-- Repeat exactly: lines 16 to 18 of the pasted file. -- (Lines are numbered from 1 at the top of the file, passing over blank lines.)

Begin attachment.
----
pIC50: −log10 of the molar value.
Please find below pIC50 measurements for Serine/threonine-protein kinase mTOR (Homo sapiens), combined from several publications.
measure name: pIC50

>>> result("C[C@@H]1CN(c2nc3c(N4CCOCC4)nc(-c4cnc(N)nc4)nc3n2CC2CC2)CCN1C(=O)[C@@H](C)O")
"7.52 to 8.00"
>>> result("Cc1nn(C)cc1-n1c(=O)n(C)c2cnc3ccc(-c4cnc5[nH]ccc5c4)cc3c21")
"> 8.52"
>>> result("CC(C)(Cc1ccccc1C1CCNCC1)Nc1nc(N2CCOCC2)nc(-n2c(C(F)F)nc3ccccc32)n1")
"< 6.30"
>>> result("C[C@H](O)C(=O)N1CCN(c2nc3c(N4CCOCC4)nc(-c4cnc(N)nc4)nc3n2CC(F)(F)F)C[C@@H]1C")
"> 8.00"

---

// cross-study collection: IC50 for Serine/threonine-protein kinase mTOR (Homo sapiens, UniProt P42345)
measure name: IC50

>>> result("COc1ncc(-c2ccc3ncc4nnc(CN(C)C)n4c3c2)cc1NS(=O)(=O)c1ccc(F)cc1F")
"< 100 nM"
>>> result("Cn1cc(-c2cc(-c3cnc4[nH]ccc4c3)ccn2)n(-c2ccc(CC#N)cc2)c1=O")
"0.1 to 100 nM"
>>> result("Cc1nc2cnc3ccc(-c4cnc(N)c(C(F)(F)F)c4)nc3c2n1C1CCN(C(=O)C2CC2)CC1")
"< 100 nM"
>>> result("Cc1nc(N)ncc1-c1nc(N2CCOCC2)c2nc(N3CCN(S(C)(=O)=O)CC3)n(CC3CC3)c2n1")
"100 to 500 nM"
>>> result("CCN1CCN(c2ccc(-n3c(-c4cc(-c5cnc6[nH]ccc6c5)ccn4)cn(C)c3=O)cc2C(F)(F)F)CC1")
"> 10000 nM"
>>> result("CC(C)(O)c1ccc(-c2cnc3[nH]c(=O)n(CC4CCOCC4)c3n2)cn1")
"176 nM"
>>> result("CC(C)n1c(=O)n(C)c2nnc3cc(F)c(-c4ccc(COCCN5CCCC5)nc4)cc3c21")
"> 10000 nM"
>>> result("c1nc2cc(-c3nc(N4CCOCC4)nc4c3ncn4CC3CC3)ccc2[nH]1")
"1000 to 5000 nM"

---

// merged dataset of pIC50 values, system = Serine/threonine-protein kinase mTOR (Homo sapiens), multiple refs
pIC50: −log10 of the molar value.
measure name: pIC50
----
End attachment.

"< 100 nM"
>>> result("Cn1cc(-c2cc(-c3cnc4[nH]ccc4c3)ccn2)n(-c2ccc(CC#N)cc2)c1=O")
"0.1 to 100 nM"